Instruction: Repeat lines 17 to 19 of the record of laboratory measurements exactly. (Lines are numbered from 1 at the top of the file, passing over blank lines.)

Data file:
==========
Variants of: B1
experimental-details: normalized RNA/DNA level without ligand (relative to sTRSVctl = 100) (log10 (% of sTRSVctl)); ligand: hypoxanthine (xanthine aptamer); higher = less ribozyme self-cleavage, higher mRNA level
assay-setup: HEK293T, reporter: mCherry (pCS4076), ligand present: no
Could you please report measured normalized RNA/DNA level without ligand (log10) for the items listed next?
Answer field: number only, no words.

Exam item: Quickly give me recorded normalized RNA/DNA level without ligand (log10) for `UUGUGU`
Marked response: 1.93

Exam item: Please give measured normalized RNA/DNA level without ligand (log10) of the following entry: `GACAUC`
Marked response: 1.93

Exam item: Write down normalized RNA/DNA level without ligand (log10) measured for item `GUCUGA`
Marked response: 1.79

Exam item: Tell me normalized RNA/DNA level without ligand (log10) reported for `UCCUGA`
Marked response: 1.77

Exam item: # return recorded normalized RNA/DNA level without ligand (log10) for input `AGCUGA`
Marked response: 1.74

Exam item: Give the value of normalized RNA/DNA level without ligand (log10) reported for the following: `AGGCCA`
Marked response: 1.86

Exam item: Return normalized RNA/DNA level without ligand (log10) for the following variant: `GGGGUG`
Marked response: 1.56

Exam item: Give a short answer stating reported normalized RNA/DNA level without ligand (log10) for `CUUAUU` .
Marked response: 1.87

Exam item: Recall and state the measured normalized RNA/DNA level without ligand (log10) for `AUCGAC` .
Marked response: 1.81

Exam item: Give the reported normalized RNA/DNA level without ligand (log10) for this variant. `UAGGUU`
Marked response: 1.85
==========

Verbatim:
Marked response: 1.86

Exam item: Return normalized RNA/DNA level without ligand (log10) for the following variant: `GGGGUG`
Marked response: 1.56